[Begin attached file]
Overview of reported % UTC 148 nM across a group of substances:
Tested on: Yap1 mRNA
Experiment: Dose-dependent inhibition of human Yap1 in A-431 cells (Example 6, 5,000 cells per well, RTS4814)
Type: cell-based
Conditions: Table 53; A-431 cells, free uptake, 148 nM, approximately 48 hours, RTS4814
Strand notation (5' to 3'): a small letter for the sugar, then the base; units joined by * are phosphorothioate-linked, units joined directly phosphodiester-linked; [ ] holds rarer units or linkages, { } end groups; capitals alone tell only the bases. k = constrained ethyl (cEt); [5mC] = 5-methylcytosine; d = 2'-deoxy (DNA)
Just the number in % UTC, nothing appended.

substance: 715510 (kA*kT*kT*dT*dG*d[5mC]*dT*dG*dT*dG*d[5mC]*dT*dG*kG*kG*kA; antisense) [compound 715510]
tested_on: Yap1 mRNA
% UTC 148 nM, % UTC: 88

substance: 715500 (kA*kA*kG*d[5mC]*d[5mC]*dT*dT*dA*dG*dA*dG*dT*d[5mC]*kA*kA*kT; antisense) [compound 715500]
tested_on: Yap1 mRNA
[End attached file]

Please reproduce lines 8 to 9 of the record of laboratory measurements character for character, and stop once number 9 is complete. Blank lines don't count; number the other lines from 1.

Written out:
substance: 715510 (kA*kT*kT*dT*dG*d[5mC]*dT*dG*dT*dG*d[5mC]*dT*dG*kG*kG*kA; antisense) [compound 715510]
tested_on: Yap1 mRNA